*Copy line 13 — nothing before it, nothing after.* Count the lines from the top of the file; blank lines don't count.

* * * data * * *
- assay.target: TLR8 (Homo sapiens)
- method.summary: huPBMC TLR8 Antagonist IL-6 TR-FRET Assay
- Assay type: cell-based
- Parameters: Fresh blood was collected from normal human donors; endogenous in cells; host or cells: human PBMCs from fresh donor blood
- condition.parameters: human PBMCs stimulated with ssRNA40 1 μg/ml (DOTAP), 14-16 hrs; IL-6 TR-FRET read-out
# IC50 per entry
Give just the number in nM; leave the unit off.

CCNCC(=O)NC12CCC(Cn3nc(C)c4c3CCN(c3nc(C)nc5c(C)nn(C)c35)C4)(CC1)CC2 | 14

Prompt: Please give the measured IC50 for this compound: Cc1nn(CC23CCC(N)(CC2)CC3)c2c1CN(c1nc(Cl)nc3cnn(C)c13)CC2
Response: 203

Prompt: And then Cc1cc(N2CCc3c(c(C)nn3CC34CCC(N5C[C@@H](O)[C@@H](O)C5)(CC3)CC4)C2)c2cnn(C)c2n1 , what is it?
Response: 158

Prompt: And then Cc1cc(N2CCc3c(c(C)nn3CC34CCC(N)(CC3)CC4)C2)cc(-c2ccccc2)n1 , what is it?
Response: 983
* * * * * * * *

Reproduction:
Prompt: And then Cc1cc(N2CCc3c(c(C)nn3CC34CCC(N)(CC3)CC4)C2)cc(-c2ccccc2)n1 , what is it?